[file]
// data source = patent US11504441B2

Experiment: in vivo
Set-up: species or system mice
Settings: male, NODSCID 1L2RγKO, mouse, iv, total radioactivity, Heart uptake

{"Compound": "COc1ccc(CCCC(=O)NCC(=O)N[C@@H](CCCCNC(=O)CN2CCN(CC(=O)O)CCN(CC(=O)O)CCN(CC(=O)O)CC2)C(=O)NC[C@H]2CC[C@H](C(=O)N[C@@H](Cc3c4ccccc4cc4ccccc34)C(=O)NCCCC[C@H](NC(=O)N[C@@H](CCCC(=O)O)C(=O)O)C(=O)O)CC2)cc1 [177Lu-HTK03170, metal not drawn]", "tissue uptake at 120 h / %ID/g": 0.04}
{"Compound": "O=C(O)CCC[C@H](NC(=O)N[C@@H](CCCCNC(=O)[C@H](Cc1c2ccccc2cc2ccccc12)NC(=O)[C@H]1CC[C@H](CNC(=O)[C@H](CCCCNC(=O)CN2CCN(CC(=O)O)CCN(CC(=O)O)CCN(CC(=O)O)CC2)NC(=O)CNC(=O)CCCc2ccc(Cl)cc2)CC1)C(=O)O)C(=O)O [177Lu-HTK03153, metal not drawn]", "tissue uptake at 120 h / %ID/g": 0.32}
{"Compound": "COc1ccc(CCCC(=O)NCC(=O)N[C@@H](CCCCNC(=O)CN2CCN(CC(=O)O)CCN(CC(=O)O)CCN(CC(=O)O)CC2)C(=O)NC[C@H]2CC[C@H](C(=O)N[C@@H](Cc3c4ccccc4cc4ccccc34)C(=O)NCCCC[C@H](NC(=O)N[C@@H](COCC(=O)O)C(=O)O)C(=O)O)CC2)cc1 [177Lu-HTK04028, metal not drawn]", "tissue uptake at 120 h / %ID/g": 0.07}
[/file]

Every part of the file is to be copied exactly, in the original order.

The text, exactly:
// data source = patent US11504441B2

Experiment: in vivo
Set-up: species or system mice
Settings: male, NODSCID 1L2RγKO, mouse, iv, total radioactivity, Heart uptake

{"Compound": "COc1ccc(CCCC(=O)NCC(=O)N[C@@H](CCCCNC(=O)CN2CCN(CC(=O)O)CCN(CC(=O)O)CCN(CC(=O)O)CC2)C(=O)NC[C@H]2CC[C@H](C(=O)N[C@@H](Cc3c4ccccc4cc4ccccc34)C(=O)NCCCC[C@H](NC(=O)N[C@@H](CCCC(=O)O)C(=O)O)C(=O)O)CC2)cc1 [177Lu-HTK03170, metal not drawn]", "tissue uptake at 120 h / %ID/g": 0.04}
{"Compound": "O=C(O)CCC[C@H](NC(=O)N[C@@H](CCCCNC(=O)[C@H](Cc1c2ccccc2cc2ccccc12)NC(=O)[C@H]1CC[C@H](CNC(=O)[C@H](CCCCNC(=O)CN2CCN(CC(=O)O)CCN(CC(=O)O)CCN(CC(=O)O)CC2)NC(=O)CNC(=O)CCCc2ccc(Cl)cc2)CC1)C(=O)O)C(=O)O [177Lu-HTK03153, metal not drawn]", "tissue uptake at 120 h / %ID/g": 0.32}
{"Compound": "COc1ccc(CCCC(=O)NCC(=O)N[C@@H](CCCCNC(=O)CN2CCN(CC(=O)O)CCN(CC(=O)O)CCN(CC(=O)O)CC2)C(=O)NC[C@H]2CC[C@H](C(=O)N[C@@H](Cc3c4ccccc4cc4ccccc34)C(=O)NCCCC[C@H](NC(=O)N[C@@H](COCC(=O)O)C(=O)O)C(=O)O)CC2)cc1 [177Lu-HTK04028, metal not drawn]", "tissue uptake at 120 h / %ID/g": 0.07}